Digital Tradition Mirror

My Wild Irish Rose

My Wild Irish Rose
(Chauncey Olcott)

If you'll listen, I'll sing you a sweet little song,
Of a flower that's now drooped and dead,
Yet dearer to me, yes, than all of its mates,
Tho' each holds aloft its proud head.

'Twas given to me by a girl that I know,
Since we've met, faith, I've known no repose,
She is dearer by far than the world's brightest star,
And I call her my wild Irish Rose

     My wild Irish Rose,
     The sweetest flow'r that grows,
     You may search ev'rywhere,
     But none can compare
     With my wild Irish Rose.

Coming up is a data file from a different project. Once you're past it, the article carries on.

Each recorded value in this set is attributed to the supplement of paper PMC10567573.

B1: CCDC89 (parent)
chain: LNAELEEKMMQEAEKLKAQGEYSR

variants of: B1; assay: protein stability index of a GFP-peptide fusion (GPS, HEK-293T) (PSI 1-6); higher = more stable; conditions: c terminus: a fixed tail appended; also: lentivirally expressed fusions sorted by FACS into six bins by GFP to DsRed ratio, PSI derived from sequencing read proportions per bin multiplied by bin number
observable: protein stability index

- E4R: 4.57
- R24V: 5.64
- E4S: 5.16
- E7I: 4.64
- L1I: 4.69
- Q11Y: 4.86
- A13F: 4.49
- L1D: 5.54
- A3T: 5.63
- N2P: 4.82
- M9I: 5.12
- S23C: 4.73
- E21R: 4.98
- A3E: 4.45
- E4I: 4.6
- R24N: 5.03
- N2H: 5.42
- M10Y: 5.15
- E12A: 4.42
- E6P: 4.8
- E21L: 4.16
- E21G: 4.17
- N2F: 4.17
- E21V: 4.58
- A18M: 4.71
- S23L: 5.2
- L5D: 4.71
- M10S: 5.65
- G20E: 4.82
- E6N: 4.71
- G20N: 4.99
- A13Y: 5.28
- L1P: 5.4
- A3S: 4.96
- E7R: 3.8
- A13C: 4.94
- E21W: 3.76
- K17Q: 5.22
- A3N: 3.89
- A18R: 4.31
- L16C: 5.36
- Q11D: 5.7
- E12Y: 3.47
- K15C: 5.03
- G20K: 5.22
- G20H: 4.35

My wild Irish Rose,
     The dearest flow'r that grows,
     And some day for my sake,
     She may let me take
     The bloom from my wild Irish Rose.

They may sing of their roses which, by other names,
Would smell just as sweetly, they say,
But I know that my Rose would never consent
To have that sweet name taken away.

Her glances are shy when e'er I pass by
The bower, where my true love grows;
And my one wish has been that some day I may win
The heart of my wild Irish Rose.


Copyright Chauncey Olcott 1899)

Thanks to Mudcat for the Digital Tradition!

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